It’s been a couple of months or so since Citrix Analytics was first made commercially available as part of the new Citrix Workspace offerings. These new Workspace packages help Citrix IT administrators stay out in front of their dynamic workforces by delivering modern, intelligent workspaces that accommodate users’ new styles of working. In addition to making Workspace delivery more efficient and high-performing, Citrix customers are also looking for new ways to increase their security postures. With machine learning and the practical application of advanced analytics, Citrix IT administrators now have access to sophisticated new methods to detect and prevent malicious user behavior spanning Citrix deployments.

Here’s a look at what some early adopter customers are doing with Citrix Analytics.

A large financial services firm has an initiative to enable users’ access to their systems using their own devices (BYOD – bring your own device – support). The financial services firm will not be responsible for managing the end devices, but must deliver controlled access to their systems and maintain high security around their infrastructure.

Several Citrix offerings support this solution, including the new Citrix Access Control service. Providing this access also comes with concerns around PII (personally identifiable information) and DLP (data loss protection) for very sensitive information. Using Citrix Analytics, the customer plans to monitor user access across the Citrix environment from login through file sharing. Citrix Analytics will be able to provide insights into device types (ensuring compliance with IT standards), sites visited, files downloaded and more.

With Citrix Content Collaboration connected to a DLP engine, files can be tagged as sensitive. When accessed by users, that information gets added to other data collected across the Citrix portfolio to determine individual risk scores. IT administrators will then be able to take appropriate action on these users if they are deemed to be compromising corporate assets or doing other harm. Eventually, this firm would like to extend this same access to partners and use Citrix Analytics to assess risk of individual partner users connected to their systems.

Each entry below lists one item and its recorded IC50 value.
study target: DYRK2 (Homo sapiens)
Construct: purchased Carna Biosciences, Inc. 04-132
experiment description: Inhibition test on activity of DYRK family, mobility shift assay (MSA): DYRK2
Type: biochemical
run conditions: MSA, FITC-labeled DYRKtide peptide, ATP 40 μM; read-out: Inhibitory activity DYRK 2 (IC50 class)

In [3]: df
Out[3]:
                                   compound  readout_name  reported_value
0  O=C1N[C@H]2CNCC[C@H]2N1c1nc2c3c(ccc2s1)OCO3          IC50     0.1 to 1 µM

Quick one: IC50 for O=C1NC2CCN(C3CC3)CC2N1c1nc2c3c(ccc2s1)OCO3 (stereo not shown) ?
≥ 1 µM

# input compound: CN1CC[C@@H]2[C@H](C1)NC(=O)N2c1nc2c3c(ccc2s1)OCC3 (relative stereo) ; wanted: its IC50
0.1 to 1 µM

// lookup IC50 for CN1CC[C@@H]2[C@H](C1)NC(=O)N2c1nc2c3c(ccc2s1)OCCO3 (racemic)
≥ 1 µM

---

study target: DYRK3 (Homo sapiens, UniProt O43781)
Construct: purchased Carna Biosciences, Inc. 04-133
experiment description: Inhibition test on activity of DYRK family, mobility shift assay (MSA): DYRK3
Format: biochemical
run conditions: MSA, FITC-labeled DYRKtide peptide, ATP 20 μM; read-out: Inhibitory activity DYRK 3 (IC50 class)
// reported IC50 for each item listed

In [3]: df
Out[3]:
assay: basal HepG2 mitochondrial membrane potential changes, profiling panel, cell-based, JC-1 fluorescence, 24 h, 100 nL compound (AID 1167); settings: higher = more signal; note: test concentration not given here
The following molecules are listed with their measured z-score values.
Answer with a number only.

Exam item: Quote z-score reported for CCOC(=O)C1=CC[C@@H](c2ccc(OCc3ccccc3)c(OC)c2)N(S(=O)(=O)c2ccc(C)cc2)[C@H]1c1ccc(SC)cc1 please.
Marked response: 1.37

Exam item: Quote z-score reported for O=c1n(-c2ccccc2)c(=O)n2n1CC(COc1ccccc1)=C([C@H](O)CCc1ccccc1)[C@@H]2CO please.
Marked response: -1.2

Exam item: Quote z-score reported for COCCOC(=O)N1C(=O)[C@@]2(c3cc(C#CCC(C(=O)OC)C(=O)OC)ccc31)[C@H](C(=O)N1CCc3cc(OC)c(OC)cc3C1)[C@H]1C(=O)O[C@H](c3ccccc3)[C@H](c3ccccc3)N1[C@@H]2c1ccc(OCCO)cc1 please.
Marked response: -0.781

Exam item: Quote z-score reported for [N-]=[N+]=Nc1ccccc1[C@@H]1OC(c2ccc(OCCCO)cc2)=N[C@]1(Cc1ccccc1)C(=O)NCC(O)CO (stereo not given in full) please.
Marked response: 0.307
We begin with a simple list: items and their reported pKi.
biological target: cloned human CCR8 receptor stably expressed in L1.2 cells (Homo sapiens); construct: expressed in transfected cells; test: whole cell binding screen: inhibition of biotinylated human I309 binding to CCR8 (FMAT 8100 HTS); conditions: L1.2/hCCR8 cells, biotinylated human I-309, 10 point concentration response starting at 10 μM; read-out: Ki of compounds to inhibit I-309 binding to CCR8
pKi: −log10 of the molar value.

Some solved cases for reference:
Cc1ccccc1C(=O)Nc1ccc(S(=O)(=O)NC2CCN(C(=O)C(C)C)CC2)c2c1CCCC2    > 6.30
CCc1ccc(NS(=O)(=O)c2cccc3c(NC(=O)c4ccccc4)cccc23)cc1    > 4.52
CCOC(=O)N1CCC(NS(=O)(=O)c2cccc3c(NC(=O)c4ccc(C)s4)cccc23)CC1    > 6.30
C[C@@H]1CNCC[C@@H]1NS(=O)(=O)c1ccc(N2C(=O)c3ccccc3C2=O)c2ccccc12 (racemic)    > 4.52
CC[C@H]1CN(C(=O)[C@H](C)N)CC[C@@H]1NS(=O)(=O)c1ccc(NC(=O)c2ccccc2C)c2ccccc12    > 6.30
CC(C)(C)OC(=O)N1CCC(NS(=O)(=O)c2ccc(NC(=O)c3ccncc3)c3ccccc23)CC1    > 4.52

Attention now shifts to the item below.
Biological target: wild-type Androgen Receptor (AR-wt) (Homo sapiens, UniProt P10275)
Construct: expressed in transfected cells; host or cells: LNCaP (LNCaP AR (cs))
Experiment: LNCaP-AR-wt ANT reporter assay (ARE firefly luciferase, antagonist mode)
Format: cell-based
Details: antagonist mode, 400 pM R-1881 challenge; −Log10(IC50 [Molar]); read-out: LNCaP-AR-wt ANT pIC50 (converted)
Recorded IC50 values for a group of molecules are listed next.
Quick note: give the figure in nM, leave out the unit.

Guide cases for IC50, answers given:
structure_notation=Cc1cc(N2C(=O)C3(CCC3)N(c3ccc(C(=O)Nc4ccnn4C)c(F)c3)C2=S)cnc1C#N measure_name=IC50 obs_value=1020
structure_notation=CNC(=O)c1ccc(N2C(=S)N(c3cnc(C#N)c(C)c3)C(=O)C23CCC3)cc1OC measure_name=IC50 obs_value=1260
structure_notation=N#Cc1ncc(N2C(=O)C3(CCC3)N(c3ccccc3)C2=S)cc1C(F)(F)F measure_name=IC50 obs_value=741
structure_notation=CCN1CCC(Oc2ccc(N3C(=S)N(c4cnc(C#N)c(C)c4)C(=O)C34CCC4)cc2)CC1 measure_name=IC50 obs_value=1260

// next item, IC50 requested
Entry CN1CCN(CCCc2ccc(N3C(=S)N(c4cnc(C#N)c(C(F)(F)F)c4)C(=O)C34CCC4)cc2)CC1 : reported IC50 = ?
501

Another Citrix customer is in the travel industry. They have many of their users — some are third-party contractors, all of them are remote workers. This customer will be using Citrix Analytics to uncover risky access to content and web sites and take quick action to prevent harmful outcomes, such as downloading malware or loss of sensitive files. Using Citrix Analytics across Citrix Virtual Apps and Desktops in combination with Citrix Content Collaboration provides a more holistic view of users compared to existing on-premises solutions.

With Citrix Access Control, Citrix Analytics can detect “Attempts to Access Blacklisted URL.” Once discovered, a number of actions can be taken, including locking devices, disabling the user and notifying the administrator.

Figure 1. Various conditions that can be detected across the Citrix portfolio

A third customer in the healthcare industry is well underway with user and entity behavior security analytics. The Citrix IT administrators work closely with the healthcare entity’s enterprise security team to implement security standards. Citrix Analytics has enabled the IT team to more easily adhere to corporate security standards by identifying risky users well before they cause any serious damage to the organization. The ability to assess all users in their respective environments (international and domestic) with a single offering — one that tailors results to individual behaviors — has been a tremendous win. Eliminating false positives while surfacing just the few risky users has been a significant time saver.

These are just a few Citrix customers using Citrix Analytics to drive efficacy and security across their organizations. If you would like to see more, check out this short video:

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